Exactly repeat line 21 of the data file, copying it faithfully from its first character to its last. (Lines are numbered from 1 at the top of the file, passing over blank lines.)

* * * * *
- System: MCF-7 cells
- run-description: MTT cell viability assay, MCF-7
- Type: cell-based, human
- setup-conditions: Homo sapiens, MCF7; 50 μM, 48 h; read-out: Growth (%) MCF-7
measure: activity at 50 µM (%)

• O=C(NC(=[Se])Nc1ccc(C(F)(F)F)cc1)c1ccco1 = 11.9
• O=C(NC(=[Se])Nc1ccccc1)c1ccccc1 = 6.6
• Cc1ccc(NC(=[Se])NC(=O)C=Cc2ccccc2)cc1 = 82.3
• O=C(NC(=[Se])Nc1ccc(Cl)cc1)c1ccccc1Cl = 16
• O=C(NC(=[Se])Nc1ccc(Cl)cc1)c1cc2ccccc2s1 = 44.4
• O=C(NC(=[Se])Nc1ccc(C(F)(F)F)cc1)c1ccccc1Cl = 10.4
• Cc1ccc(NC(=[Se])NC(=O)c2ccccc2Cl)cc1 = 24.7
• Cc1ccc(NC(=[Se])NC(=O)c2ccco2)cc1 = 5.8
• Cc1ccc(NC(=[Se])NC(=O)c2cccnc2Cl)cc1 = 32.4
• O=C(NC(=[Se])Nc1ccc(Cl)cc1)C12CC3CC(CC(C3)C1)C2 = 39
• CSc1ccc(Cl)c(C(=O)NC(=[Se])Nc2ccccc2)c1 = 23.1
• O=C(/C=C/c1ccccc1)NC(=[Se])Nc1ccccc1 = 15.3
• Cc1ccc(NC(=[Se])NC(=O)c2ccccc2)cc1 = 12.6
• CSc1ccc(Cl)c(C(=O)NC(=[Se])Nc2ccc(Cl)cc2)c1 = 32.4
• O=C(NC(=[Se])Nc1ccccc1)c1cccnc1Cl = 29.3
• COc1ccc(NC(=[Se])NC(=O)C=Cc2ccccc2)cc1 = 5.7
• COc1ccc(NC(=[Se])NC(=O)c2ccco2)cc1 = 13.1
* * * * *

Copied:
• COc1ccc(NC(=[Se])NC(=O)C=Cc2ccccc2)cc1 = 5.7